Thanks to the efforts of, we’ve known for years that LIGATT Security and Gregory Evans can’t be trusted.

That article includes a long list of examples where Evans has committed plagiarism and threatened those who question his credentials as a hacker. There are court documents on the Internet that add to the evidence.

I won’t go into the full summary of misdeeds here, because veteran security professionals have heard and seen it all before. Besides, I can’t do it any better than already has.

Despite all we know about Evans, the mainstream news media has remained clueless, having him on their broadcasts and accepting him as the real deal.

Whenever we see it happen, we groan and tweet about how dumb those journalists are.

But my good friend Martin Fisher, veteran security practitioner and host of “The Southern Fried Security Podcast,” has shown it IS possible to educate the media and right some wrongs.

Thursday, he was listening to his local NPR station, WABE 90.1 FM, when a report came on about the Home Depot data breach. The station’s guest to discuss the news: Gregory Evans.

Martin contacted the station and sent them the material on Evans, and the station, to its credit, scrubbed the Evans quotes from its text and audio reports.

This tale is really about something bigger than Evans.

When it comes to security, the mainstream media get it wrong on a daily basis. I don’t hold it against them because the material is usually produced by general assignment reporters who don’t have a feel for the industry or the issues. I was a general assignment reporter once, and I sometimes got things wrong for that very reason. Whenever someone contacted me and provided evidence that my information was wrong, I promptly corrected the record. That’s what good reporters do.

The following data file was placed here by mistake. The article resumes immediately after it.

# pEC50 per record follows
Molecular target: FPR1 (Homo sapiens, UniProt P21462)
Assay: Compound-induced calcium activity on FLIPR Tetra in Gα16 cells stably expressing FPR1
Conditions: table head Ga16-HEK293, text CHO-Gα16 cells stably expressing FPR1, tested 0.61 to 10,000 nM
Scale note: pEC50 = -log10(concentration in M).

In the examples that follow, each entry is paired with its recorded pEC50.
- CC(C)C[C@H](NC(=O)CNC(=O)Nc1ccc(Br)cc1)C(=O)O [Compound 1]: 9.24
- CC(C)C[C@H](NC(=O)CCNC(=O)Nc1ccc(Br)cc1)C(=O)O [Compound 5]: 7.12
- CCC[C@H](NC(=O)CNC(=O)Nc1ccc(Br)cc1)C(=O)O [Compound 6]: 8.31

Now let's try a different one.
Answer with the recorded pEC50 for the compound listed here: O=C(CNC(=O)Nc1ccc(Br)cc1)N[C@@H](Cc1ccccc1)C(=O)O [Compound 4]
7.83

But if we don’t let them know they’ve made a mistake, the bad information won’t be removed because the reporter isn’t aware of the mistake.

Martin’s story shows that when we reach out to news stations and let them know of errors, they will do the right thing.

About now you’re thinking that’s ridiculous, that it’s the responsibility of the journalist to do their homework and get it right the first time. It is.

But in the heat of deadline, when you have to report and write something in a hurry, mistakes happen, even when the reporter checks their information repeatedly.

That’s when we, as security professionals, can extend a helping hand and put them on the right track.


  1. Very true and a very good message, Bill. It is a reporters responsibility to do their homework, but sometimes they aren’t given time – and if they see “So and So is an expert with umpteen years as a security consultant,” they go with it because there’s no time for vetting.

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